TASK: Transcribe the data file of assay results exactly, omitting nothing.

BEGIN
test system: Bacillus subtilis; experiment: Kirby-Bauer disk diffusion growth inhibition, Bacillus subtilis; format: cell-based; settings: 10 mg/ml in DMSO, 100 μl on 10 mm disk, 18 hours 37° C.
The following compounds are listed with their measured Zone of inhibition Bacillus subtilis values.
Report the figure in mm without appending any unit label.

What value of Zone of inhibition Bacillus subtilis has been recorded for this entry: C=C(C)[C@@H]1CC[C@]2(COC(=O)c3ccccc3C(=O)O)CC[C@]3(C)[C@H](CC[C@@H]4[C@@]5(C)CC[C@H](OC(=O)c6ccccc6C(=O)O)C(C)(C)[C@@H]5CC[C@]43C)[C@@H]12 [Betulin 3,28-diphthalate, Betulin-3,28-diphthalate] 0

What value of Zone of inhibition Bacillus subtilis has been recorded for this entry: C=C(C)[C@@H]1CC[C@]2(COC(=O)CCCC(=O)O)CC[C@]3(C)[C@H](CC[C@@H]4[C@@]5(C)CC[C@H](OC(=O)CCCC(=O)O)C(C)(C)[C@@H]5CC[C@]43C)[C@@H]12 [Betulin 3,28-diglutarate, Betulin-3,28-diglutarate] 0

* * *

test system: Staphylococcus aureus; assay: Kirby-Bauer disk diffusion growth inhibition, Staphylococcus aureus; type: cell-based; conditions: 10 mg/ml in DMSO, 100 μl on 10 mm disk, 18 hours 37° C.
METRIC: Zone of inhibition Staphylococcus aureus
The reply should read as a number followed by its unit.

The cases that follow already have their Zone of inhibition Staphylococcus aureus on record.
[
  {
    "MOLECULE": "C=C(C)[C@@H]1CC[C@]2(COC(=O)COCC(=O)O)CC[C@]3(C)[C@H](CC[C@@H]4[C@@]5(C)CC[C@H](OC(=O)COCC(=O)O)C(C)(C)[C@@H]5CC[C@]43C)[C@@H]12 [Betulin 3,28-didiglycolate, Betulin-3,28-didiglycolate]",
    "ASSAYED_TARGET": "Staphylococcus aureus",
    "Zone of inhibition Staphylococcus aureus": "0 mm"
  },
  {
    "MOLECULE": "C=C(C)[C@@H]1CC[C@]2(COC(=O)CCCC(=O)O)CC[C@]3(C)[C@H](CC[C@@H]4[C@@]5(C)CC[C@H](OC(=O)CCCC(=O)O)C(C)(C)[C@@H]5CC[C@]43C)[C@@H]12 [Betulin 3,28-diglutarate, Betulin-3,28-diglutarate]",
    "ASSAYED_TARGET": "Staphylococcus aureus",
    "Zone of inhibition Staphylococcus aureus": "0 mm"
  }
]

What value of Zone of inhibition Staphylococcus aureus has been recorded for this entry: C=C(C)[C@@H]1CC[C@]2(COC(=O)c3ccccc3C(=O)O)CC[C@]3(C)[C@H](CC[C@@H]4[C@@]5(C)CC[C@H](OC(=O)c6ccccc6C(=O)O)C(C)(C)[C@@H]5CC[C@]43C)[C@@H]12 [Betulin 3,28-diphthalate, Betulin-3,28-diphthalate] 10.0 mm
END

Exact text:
test system: Bacillus subtilis; experiment: Kirby-Bauer disk diffusion growth inhibition, Bacillus subtilis; format: cell-based; settings: 10 mg/ml in DMSO, 100 μl on 10 mm disk, 18 hours 37° C.
The following compounds are listed with their measured Zone of inhibition Bacillus subtilis values.
Report the figure in mm without appending any unit label.

What value of Zone of inhibition Bacillus subtilis has been recorded for this entry: C=C(C)[C@@H]1CC[C@]2(COC(=O)c3ccccc3C(=O)O)CC[C@]3(C)[C@H](CC[C@@H]4[C@@]5(C)CC[C@H](OC(=O)c6ccccc6C(=O)O)C(C)(C)[C@@H]5CC[C@]43C)[C@@H]12 [Betulin 3,28-diphthalate, Betulin-3,28-diphthalate] 0

What value of Zone of inhibition Bacillus subtilis has been recorded for this entry: C=C(C)[C@@H]1CC[C@]2(COC(=O)CCCC(=O)O)CC[C@]3(C)[C@H](CC[C@@H]4[C@@]5(C)CC[C@H](OC(=O)CCCC(=O)O)C(C)(C)[C@@H]5CC[C@]43C)[C@@H]12 [Betulin 3,28-diglutarate, Betulin-3,28-diglutarate] 0

* * *

test system: Staphylococcus aureus; assay: Kirby-Bauer disk diffusion growth inhibition, Staphylococcus aureus; type: cell-based; conditions: 10 mg/ml in DMSO, 100 μl on 10 mm disk, 18 hours 37° C.
METRIC: Zone of inhibition Staphylococcus aureus
The reply should read as a number followed by its unit.

The cases that follow already have their Zone of inhibition Staphylococcus aureus on record.
[
  {
    "MOLECULE": "C=C(C)[C@@H]1CC[C@]2(COC(=O)COCC(=O)O)CC[C@]3(C)[C@H](CC[C@@H]4[C@@]5(C)CC[C@H](OC(=O)COCC(=O)O)C(C)(C)[C@@H]5CC[C@]43C)[C@@H]12 [Betulin 3,28-didiglycolate, Betulin-3,28-didiglycolate]",
    "ASSAYED_TARGET": "Staphylococcus aureus",
    "Zone of inhibition Staphylococcus aureus": "0 mm"
  },
  {
    "MOLECULE": "C=C(C)[C@@H]1CC[C@]2(COC(=O)CCCC(=O)O)CC[C@]3(C)[C@H](CC[C@@H]4[C@@]5(C)CC[C@H](OC(=O)CCCC(=O)O)C(C)(C)[C@@H]5CC[C@]43C)[C@@H]12 [Betulin 3,28-diglutarate, Betulin-3,28-diglutarate]",
    "ASSAYED_TARGET": "Staphylococcus aureus",
    "Zone of inhibition Staphylococcus aureus": "0 mm"
  }
]

What value of Zone of inhibition Staphylococcus aureus has been recorded for this entry: C=C(C)[C@@H]1CC[C@]2(COC(=O)c3ccccc3C(=O)O)CC[C@]3(C)[C@H](CC[C@@H]4[C@@]5(C)CC[C@H](OC(=O)c6ccccc6C(=O)O)C(C)(C)[C@@H]5CC[C@]43C)[C@@H]12 [Betulin 3,28-diphthalate, Betulin-3,28-diphthalate] 10.0 mm